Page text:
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in Chicago. Named in honor of famed humanitarian Dr. Albert Schweitzer, the fellowship program encourages students to design and imple- ment a project that addresses an unmet community health need. Fellowship recipients must partner with existing organizations and commit at least 200 service hours to their projects—on top of their already heavy school workloads. Only 250 Schweitzer Fellows are chosen nationally each year. Below, the fellows discuss their projects and their plans for the future. — DREW SOTTARDI


Kathryn Huber Working with Cabrini Green Legal Aid

THE PROJECT • “We know that people with criminal records are far more likely to be homeless, to be unemployed, to be without health insurance, and to be without access to mental health treatment. That’s where my project comes in: I’ll be working with eligible young people to expunge their criminal records—and afterward, to explore the opportunities available to them, such as employment, college, or vocational programs. This project seeks to ensure that the mistakes people make as an adolescent don’t hurt them later in life.”


Padraic Stanley Working with Rincon Family Services

THE PROJECT • “After working with immigrants and refugees in multiple settings, as well as personally interacting with loved ones who are undocument- ed, I noticed huge mental health needs and disparities within the community. For my project, I’ll be working with com- munity leaders and organizations to de- velop a map of accessible and affordable mental health services for undocument- ed immigrants. I’ll then help train people to identify mental health concerns in their loved ones and their communities, as well as show them where to get the services they need.”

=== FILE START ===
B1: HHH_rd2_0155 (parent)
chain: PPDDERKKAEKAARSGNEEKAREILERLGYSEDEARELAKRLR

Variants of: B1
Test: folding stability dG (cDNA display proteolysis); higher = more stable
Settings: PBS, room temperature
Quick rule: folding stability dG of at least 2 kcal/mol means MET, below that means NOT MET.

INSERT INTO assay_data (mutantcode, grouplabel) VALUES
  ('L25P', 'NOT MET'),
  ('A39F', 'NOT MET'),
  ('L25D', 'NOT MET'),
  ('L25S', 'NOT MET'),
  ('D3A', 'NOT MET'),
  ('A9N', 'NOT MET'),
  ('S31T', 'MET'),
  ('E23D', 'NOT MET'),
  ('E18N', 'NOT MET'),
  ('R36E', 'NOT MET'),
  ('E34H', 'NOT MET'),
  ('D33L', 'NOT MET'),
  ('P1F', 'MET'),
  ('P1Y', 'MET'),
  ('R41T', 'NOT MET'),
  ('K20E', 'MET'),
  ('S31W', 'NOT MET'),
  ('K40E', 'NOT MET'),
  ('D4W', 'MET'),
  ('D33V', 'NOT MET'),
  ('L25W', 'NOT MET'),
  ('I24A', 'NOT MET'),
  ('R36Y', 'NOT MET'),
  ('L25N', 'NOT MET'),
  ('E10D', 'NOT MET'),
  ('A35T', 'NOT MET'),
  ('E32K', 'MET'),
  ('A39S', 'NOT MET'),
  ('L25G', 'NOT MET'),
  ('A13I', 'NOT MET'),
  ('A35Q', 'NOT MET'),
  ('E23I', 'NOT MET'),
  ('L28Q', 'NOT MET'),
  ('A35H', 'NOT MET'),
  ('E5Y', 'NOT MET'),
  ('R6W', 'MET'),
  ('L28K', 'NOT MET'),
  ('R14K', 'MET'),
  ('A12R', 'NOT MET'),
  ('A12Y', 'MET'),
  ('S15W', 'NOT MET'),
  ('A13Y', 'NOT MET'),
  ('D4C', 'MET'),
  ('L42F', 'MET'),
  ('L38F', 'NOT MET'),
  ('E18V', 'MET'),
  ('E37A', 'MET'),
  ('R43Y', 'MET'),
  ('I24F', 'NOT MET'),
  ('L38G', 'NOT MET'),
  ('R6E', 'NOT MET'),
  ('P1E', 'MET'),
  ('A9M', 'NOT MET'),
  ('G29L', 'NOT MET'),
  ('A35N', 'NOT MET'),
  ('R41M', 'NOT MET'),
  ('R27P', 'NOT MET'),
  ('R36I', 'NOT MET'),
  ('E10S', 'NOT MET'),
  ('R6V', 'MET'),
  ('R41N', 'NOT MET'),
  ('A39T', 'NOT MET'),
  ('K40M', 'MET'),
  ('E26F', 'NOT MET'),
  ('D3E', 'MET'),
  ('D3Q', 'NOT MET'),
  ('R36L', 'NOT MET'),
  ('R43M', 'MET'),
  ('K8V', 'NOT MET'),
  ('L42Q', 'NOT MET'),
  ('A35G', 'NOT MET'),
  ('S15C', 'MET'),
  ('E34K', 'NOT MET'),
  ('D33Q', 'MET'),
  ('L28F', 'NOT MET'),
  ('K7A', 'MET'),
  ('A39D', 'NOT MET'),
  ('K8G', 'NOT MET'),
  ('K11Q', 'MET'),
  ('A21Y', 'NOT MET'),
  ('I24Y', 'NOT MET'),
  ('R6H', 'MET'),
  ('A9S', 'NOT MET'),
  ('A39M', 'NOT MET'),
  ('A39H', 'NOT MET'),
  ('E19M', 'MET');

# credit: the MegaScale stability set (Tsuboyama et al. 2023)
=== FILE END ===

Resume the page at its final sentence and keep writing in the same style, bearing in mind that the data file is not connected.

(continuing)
TEN YEARS FROM NOW • “I hope to be developing, implementing, and coor- dinating mental health and other social service programming that caters to the needs of immigrant communities. I either want to be working as a director at an agency that specifi- cally runs these programs, or working within existing agencies to develop com- prehensive mental health programs.”

TEN YEARS FROM NOW • ”I hope to be practicing as an attorney on behalf of children in some capacity. They are often subject to a variety of legal proceedings that affect their interests and impact their entire lives—but they don’t always have a voice in what goes on. So I’d like to be able to help them during those crucial proceedings.”

FALL 2014


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